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The world is full of franchising opportunities, but carefully selecting the right country for your business is crucial for long-term success.
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The world has gotten smaller and we truly find ourselves in a global market. Or so they say.
If that is the case, then why do most aspirational franchisors that I speak to set their international expansion sights firmly and solely on the U.S.? Or, to a lesser extent, Canada and Australia?
There are some very compelling draws, of course. The lack of a language barrier, common culture (for the most part), reassuring business frameworks, and sheer volume of consumers make them obvious choices. Add to that the well-established franchise frameworks and acceptance as a business model and the choice is obvious – right?
“If a franchise is still in that rapid expansion stage in its home market, there is a risk that taking on the States is a step too far, and too soon”
When discussing expansion options with newer franchisors, despite all those good reasons I find myself steering them away in particular from the U.S. The potential there dwarfs what we can imagine in the U.K., but much as British bands over the years have sought to “break America”, so too have British franchisors…with similarly mixed success.
If a franchise is still in that rapid expansion stage in its home market, there is a risk that taking on the States is a step too far, and too soon.
Anyone from outside the U.S. that has worked in franchising in America will know just how complex, competitive and expensive it can be. Legal costs to register agreements, trademarks, and disclosure documentation can be eye-watering, and the competition for each franchise prospect is fierce. For a foreign brand to come in and compete is no small task.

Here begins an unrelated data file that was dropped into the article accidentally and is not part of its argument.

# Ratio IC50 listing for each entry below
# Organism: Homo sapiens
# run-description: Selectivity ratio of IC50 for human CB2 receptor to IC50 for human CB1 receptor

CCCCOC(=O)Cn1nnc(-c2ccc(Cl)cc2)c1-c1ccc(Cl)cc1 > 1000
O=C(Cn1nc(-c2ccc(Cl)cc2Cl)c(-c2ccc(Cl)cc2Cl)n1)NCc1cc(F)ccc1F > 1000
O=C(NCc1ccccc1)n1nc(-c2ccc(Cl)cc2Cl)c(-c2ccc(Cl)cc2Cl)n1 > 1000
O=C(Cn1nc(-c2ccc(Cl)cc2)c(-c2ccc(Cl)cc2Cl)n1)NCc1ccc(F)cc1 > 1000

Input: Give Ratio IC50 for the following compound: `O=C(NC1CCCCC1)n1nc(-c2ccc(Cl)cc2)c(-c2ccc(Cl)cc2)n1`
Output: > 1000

For me, the U.S. is the number one place to franchise your business, but in most circumstances a pretty poor choice to try first. I would instead recommend:
1. Establishing your brand properly in your home market
2. Cutting your teeth in other “easier” countries
3. Building up a war chest and a thick skin
4. Doing America properly!
Markets like Australia and Canada are superb franchise markets in their own right, and share similar characteristics with the U.S. in terms of the acceptance of franchise culture, challenging legal frameworks (compared to the U.K.) and very strong local franchisors as competition. They are also ideal gateways to test brands and concepts prior to launching in America, but as such competition and costs are also high.
There are of course many other brilliant countries in which to franchise, with some exceptional and well-established markets in Europe and the Middle East that are well known. I wanted to talk briefly though on the characteristics of those that you may not have yet considered, but might want to.
I would be remiss to not mention the two Asian giants. Whilst China and India by sheer size are extremely appealing, they harbor some pretty serious challenges that shouldn’t be taken lightly, nor should they be your first stop.
Business culture is very different, as are the risks that you potentially expose yourself to if done poorly. As an approach, if you do believe that your brand will do well there, then make sure that you work with a major local brand with the right level of transparency, experience, and resources.